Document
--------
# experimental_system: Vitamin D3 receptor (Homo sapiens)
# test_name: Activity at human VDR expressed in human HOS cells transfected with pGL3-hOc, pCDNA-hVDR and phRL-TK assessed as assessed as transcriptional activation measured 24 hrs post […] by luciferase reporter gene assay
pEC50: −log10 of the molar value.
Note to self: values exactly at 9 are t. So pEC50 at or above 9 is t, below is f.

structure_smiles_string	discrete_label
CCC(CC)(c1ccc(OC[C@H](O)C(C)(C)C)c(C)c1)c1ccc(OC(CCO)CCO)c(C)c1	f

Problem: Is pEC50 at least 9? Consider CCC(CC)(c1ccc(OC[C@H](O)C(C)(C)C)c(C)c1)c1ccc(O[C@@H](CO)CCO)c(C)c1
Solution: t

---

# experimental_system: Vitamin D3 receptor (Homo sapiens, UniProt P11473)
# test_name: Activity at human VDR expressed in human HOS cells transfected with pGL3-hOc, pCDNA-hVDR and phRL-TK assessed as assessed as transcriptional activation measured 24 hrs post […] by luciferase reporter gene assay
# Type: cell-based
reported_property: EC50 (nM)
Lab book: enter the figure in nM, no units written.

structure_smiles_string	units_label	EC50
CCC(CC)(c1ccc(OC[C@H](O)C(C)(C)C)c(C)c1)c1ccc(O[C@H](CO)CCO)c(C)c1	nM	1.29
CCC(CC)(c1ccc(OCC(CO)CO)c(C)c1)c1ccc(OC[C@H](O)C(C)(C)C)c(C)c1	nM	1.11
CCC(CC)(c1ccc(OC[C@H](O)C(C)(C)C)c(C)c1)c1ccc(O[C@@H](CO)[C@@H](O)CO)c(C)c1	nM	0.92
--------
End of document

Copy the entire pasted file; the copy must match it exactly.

# experimental_system: Vitamin D3 receptor (Homo sapiens)
# test_name: Activity at human VDR expressed in human HOS cells transfected with pGL3-hOc, pCDNA-hVDR and phRL-TK assessed as assessed as transcriptional activation measured 24 hrs post […] by luciferase reporter gene assay
pEC50: −log10 of the molar value.
Note to self: values exactly at 9 are t. So pEC50 at or above 9 is t, below is f.

structure_smiles_string	discrete_label
CCC(CC)(c1ccc(OC[C@H](O)C(C)(C)C)c(C)c1)c1ccc(OC(CCO)CCO)c(C)c1	f

Problem: Is pEC50 at least 9? Consider CCC(CC)(c1ccc(OC[C@H](O)C(C)(C)C)c(C)c1)c1ccc(O[C@@H](CO)CCO)c(C)c1
Solution: t

---

# experimental_system: Vitamin D3 receptor (Homo sapiens, UniProt P11473)
# test_name: Activity at human VDR expressed in human HOS cells transfected with pGL3-hOc, pCDNA-hVDR and phRL-TK assessed as assessed as transcriptional activation measured 24 hrs post […] by luciferase reporter gene assay
# Type: cell-based
reported_property: EC50 (nM)
Lab book: enter the figure in nM, no units written.

structure_smiles_string	units_label	EC50
CCC(CC)(c1ccc(OC[C@H](O)C(C)(C)C)c(C)c1)c1ccc(O[C@H](CO)CCO)c(C)c1	nM	1.29
CCC(CC)(c1ccc(OCC(CO)CO)c(C)c1)c1ccc(OC[C@H](O)C(C)(C)C)c(C)c1	nM	1.11
CCC(CC)(c1ccc(OC[C@H](O)C(C)(C)C)c(C)c1)c1ccc(O[C@@H](CO)[C@@H](O)CO)c(C)c1	nM	0.92